Boudicca.

Leader of the Iceni rebellion against Roman rule in Britannia in 60/61 CE, after her lands were confiscated and her daughters raped, Boudicca’s forays against Roman towns and troops were so successful that the Emperor Nero considered withdrawing from Britain altogether. She was eventually defeated by the Roman general Suetonius in 61 CE.

Zenobia

A third-century queen of the Palmyrene Empire in Syria, Zenobia was regent for her  son  after the death of his father. Under her leadership, most of the Roman East came under her rule, including Egypt. In 272, Zenobia declared her empire free of Rome, made her son Emperor and herself Empress. After considerable conflict, Zenobia was captured; likely she taken to Rome to be part of the Emperor Aurelian’s triumphal procession, but after that her fate is unclear; contemporary sources differ.

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Warrior Women: Archaeological Evidence

Lena and her fellow female warriors in my books draw on traditions from across a wide range of dates.

“But the world changes. In all the women’s villages of the Empire, this week or next, a soldier like myself will arrive to ask to live in the village, to take up a trade.” Casyn paused, for a breath, a heartbeat. “And to teach you and your daughters to fight.”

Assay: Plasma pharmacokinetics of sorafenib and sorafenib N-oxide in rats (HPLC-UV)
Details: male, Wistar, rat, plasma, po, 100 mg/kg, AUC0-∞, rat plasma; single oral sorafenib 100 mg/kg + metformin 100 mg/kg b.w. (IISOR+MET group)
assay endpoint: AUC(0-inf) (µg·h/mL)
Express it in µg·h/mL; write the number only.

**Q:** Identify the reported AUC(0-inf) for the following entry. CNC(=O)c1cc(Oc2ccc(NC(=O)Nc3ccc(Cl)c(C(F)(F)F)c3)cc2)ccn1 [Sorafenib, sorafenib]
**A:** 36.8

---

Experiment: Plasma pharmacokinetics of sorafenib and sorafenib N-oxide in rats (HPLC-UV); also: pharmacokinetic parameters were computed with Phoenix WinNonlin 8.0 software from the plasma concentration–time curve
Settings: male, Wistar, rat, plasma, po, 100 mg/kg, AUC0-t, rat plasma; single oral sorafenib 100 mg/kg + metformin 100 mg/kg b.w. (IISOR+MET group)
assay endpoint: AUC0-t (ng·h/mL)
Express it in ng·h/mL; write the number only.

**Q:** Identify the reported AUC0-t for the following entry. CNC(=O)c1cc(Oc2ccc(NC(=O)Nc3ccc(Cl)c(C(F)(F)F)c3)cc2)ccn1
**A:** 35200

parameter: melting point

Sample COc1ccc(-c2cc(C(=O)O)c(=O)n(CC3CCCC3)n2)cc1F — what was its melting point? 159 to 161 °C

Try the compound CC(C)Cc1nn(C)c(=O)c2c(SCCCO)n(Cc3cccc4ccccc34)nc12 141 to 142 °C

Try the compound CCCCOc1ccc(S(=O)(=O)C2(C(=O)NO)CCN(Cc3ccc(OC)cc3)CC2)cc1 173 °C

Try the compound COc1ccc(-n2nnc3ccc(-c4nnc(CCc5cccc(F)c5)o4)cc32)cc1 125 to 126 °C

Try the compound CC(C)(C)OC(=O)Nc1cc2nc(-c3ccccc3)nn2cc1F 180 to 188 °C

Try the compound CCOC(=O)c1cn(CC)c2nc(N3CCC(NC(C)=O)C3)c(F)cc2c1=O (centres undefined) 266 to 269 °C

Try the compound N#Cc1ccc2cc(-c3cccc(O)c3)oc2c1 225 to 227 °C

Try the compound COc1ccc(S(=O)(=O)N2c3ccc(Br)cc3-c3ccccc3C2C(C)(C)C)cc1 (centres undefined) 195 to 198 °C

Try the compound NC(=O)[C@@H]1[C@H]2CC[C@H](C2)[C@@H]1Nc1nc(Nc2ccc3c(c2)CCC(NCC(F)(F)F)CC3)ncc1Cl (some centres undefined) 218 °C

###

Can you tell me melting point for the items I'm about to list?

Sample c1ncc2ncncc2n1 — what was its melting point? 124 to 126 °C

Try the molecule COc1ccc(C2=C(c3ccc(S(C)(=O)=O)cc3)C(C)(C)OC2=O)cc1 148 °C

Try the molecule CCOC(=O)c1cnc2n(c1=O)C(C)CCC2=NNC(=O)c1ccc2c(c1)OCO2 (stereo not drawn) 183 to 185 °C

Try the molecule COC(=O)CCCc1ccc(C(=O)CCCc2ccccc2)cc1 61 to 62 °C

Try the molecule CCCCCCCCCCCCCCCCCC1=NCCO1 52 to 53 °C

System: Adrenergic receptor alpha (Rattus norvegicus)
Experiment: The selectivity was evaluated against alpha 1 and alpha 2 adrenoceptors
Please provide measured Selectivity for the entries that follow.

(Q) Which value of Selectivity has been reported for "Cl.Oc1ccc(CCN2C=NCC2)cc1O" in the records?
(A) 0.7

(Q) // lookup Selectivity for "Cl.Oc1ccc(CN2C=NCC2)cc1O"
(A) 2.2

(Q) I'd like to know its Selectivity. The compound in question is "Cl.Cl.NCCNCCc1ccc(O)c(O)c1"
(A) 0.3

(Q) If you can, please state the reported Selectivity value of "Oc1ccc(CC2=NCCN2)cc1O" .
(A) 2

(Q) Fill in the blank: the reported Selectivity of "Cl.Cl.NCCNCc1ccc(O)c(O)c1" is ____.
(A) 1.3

Empire’s Daughter

So begins the major conflict of Empire’s Daughter, the first book in my Empire’s Legacy trilogy. My protagonist Lena’s journey from fisherwoman to soldier, and the life-changing effects on her and the women of her village and her land is its theme and story. Lena is already competent with a hunting bow; now she must learn to use other weapons.

“But how realistic is this?” one of my reviewers asked. Far more so than people of my age were educated to believe, based on archaeological evidence coupled with advanced DNA analysis techniques.  In recent years, analysis or re-analysis of skeletal remains of bodies buried with weapons and other grave goods associated with warriors have shown up to a third of these are women.